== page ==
Those numbers might not jump off the page, but they are impressive when you consider the surge in home runs in 2019 and especially so when considering his workload.

Wheeler is one of only 12 pitchers to reach 375 combined innings the last two seasons. The others are Jacob deGrom, Justin Verlander, Gerrit Cole, Max Scherzer, Zack Greinke, Aaron Nola, Patrick Corbin, Trevor Bauer, Jose Berrios, Miles Mikolas and Mike Leake.

In 2019, Wheeler made 18 quality starts (at least six innings with three earned runs or fewer). Nola also made 18. Zach Eflin had 14, Jake Arrieta had 10 and no other Phillie was in double-digits.

When Nola did not start a game for the Phillies in 2019, they received a quality start 31 percent of the time — less than once every three games.

Wheeler obviously helps with that. Think back to late last season when the Phillies could generate no momentum and had such a smaller chance to win when anyone was on the mound other than their ace. Wheeler changes that. He offers more of a chance for series wins, sweeps, actual winning streaks.

He also brings velocity, something the Phillies' rotation has sorely lacked for years. Wheeler's four-seam fastball averaged a career-best 96.7 mph last season, fourth-fastest in the majors behind Noah Syndergaard, Cole and deGrom.

The Phillies have never had a starting pitcher throw at least 100 innings in a season and average better than 95 mph with his fastball. Nick Pivetta and Vince Velasquez came the closest. Wheeler has done it comfortably in back-to-back seasons.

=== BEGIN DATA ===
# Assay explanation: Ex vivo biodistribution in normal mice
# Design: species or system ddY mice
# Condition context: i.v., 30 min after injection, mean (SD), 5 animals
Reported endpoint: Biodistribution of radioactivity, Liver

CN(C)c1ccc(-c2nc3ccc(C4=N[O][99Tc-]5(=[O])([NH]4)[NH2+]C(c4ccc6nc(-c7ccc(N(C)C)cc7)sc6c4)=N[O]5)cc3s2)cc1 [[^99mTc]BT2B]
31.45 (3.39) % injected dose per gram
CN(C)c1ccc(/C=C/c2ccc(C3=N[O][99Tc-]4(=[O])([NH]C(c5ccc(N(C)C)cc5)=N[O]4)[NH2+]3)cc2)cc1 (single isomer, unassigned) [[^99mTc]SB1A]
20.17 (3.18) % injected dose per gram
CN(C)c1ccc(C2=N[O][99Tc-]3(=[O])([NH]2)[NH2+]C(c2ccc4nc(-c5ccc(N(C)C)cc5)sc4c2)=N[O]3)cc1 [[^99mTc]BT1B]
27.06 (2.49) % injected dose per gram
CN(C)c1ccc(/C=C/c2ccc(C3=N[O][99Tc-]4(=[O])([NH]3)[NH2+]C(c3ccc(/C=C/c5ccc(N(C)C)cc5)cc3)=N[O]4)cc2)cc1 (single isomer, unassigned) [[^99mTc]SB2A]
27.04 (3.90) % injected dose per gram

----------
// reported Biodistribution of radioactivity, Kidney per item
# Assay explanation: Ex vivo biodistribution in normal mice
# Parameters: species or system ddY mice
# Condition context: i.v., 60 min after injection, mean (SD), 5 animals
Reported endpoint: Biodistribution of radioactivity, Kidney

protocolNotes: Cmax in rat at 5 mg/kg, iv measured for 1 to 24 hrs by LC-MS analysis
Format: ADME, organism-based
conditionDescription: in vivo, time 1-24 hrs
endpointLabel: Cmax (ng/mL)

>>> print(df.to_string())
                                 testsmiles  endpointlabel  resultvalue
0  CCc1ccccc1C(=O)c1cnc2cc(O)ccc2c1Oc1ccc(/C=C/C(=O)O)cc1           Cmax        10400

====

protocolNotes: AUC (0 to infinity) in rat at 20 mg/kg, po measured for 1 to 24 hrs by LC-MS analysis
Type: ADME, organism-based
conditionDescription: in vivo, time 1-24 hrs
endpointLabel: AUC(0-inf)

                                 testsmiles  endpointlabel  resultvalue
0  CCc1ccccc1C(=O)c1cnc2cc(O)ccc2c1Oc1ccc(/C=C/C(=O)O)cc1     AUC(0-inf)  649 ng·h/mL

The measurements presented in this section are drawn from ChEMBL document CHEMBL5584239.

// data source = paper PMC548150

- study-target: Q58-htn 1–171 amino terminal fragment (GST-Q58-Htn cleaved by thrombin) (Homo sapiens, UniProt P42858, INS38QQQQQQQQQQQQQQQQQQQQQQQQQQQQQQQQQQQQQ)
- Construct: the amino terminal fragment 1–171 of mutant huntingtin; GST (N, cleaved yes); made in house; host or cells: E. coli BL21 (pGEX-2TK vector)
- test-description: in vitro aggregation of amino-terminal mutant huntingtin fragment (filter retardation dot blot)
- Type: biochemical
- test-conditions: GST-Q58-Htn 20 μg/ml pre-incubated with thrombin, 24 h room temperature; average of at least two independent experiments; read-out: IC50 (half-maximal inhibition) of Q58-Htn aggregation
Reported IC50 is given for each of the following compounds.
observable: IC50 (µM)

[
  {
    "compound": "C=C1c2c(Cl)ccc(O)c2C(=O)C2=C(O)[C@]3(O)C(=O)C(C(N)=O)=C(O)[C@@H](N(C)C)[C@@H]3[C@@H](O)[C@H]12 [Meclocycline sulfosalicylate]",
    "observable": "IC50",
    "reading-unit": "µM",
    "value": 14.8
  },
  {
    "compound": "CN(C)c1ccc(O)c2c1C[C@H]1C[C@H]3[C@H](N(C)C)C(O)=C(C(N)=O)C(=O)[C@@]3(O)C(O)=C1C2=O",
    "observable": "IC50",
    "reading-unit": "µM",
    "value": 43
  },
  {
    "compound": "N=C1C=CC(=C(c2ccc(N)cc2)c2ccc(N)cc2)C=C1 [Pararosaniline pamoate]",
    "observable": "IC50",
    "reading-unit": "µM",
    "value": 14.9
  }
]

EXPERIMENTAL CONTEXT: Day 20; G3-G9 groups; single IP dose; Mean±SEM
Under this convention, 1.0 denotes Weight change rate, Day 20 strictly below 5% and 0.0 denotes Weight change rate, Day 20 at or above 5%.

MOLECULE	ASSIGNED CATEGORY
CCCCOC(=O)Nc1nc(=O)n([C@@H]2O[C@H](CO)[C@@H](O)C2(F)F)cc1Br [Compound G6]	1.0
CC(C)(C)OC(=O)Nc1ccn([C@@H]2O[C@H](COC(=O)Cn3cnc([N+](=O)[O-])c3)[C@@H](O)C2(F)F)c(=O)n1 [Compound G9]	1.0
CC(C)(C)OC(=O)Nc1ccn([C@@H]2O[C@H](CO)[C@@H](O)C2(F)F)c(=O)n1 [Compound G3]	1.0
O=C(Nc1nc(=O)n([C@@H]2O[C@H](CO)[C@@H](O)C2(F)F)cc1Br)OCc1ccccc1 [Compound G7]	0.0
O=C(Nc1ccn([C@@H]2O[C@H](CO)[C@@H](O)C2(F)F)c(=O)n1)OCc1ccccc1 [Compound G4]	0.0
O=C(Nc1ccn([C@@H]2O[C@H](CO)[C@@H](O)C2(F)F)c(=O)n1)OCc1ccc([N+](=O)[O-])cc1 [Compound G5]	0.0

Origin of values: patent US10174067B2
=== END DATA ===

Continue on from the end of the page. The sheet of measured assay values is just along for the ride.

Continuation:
Velocity is not the only thing, especially these days when so many have it, but it is obviously still a major part of missing bats and getting outs. Because Wheeler has 3 or 4 mph more on his fastball than Nola, and because he can locate significantly better than Pivetta or Velasquez, he offers the Phillies' rotation a different, much-needed look.

This is not to say Wheeler comes without flaws or concerns. He hasn't yet ripped off a string of strong seasons. Two is a start and the Phillies are banking on it continuing.

He hasn't been a Top 10 Cy Young finisher, though he should have been in '18.

He's never reached 200 innings in a season, though some of that was because of caution the Mets exercised with him.

And Wheeler, despite the velo, has gone through plenty of multi-start stretches where he's been hit hard and doesn't miss many bats, in a way you don't see with the tippy-top guys like Scherzer and deGrom (which Wheeler is not).

He had three starts in a row like that last August and two straight in June.

But Wheeler is as capable of 7 innings, 1 run, 11 strikeouts as any pitcher in either league. When he's on, he can be so, so good. He went at least seven innings 15 times last season and allowed one or no runs in seven of them.

This one addition will not boost the Phillies to 90 wins, but it's the first giant step to another critical offseason.



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At the Yard podcast: Reacting to the huge Zack Wheeler news

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NBCSP

At the Yard podcast: Reacting to the huge Zack Wheeler news

Ricky Bottalico and Corey Seidman react to the big news of the Phillies agreeing to a five-year deal with Zack Wheeler on the latest At The Yard podcast.

They also discuss the possibility of the Phillies signing Didi Gregorius, Cole Hamels heading to the Braves, and much more.

• Initial impressions of the signing
• What the guys like most about Wheeler
• Was this the right price?
• Bittersweet day with Hamels to Braves
• Phillies still need to add another good SP
• One Wheeler concern
• The market for Anthony Rendon